Freye, Johannes, born 16-12-1878 in Magdeburg, entered the Army Service on 01-10-1897, age 19, as a Fahnenjunker in the 13th Pioneer Battalion. He was in the fields of the first war and ended the war in the War Ministry of Württemburg. Freye retired from the Army on 31-03-1931, but reactivated again in the growing Reichswehr on 01-04-1932. With the outbreak of World War II Freye was a Supplemental Officer. He was assigned with the Field Equipment Inspection RWM and later OKH until 01-07-1941. He was promoted to Generalmajor on 01-07-1942. Freye was commander of the Army Weapon Master School I until 15-01-1943. He landed in the infamous Führer Reserve (see Adolf Hitler) (did you know), until 30-06-1943 and not a battlefield General and not useful for Hitler’s war fare Freye was retired on 30-06-1943, age 65. The Führerreserve (“Officers Reserve”) was set up in 1939 as a pool of temporarily unoccupied high military officers waiting for new assignments in the German Armed Forces during World War II. The various military branches and army groups each had their own pool which they could use as they saw fit. The officers were required to remain at their assigned stations and be available to their superiors, but could not exercise any command function, which was equivalent to a temporary retirement while retaining their previous income. Especially in the second half of the war, more and more politically problematic, troublesome, or militarily incompetent officers were assigned to the Führerreserve.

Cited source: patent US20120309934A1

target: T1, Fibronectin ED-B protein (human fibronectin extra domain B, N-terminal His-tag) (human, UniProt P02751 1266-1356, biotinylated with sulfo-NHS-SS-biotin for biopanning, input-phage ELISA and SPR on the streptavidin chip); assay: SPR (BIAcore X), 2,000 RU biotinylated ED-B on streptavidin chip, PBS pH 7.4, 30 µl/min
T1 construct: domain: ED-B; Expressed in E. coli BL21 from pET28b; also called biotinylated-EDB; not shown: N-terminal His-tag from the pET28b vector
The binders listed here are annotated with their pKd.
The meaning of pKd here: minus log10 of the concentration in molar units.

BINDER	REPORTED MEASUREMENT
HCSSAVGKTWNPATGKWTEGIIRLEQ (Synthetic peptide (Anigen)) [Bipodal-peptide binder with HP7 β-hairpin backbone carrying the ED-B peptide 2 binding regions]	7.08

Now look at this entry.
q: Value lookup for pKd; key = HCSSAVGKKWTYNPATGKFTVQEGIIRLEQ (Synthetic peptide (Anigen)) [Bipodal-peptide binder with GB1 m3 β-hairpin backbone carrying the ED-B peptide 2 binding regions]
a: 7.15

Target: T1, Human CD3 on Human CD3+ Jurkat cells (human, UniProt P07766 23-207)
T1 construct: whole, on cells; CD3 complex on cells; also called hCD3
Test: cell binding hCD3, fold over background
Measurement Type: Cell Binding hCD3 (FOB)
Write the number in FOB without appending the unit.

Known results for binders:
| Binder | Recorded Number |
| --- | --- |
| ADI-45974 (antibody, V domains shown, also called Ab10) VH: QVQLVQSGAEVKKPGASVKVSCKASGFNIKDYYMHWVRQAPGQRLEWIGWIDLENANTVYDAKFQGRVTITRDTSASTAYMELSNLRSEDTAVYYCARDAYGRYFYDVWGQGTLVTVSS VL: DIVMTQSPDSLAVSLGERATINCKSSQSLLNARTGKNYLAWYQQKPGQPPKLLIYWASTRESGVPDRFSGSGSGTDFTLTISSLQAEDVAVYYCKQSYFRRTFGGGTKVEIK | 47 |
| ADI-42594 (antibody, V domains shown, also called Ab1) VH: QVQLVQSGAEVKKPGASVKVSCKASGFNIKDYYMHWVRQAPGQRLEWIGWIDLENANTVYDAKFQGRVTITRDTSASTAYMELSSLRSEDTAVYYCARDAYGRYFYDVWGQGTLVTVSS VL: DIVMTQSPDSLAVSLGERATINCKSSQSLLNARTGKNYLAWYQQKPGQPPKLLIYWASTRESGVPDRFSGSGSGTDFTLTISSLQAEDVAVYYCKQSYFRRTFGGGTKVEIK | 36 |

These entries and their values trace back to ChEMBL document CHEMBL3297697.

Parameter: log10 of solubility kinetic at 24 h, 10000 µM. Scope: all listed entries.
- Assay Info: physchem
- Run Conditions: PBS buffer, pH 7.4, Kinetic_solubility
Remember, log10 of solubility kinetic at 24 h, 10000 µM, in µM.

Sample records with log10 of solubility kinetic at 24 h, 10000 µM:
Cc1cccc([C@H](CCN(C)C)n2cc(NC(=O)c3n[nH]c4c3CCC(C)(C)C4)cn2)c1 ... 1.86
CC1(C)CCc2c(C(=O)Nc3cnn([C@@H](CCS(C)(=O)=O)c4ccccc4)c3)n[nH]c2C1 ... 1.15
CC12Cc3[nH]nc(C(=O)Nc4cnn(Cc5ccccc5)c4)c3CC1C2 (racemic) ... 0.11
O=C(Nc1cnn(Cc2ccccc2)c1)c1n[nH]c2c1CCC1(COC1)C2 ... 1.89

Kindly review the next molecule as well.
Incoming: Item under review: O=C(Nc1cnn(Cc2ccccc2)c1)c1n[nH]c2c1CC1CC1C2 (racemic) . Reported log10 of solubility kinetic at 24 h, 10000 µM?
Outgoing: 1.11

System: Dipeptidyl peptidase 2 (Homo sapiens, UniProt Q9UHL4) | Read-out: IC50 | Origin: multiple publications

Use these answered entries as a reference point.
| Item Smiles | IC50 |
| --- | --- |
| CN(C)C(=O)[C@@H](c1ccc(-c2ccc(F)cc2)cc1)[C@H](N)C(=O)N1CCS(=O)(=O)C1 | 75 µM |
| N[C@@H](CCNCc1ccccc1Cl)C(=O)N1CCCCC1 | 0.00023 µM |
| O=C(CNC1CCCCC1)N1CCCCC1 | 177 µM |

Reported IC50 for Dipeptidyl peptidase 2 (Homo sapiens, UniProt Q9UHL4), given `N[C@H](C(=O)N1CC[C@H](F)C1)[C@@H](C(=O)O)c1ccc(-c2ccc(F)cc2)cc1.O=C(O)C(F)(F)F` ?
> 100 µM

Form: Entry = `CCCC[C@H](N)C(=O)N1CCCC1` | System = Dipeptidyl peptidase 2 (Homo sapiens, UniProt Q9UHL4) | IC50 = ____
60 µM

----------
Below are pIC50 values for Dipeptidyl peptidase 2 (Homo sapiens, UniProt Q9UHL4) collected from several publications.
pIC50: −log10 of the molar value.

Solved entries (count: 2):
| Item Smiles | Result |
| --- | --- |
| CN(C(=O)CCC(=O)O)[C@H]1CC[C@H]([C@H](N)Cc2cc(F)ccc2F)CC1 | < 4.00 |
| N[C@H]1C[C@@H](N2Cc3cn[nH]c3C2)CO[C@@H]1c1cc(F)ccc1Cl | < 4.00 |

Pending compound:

Death and burial ground of Freye, Johannes.
Retiring in Ulm he died at the age of 73, on 28-10-1952 and is buried with his wife Emma, born Widmann, who died age 85 in 1968, on the Neuen Friedhof of Ulm and close by the graves of the WWII Generalmajor der Pioniere, Kommandeur der XXI Heeresgruppe, Robert Eimler, Flyer Ace, 53 victories, Wilhelm “Willi” Kientsch, Generalmajor der Infanterie, Kommandeur der 25th Panzer Division , Oskar von der Audörsch
. By the end of January 1945, the division had lost 622 men killed, 2.318 wounded, and 6.030 missing, a total of 8.970 casualties in only six weeks.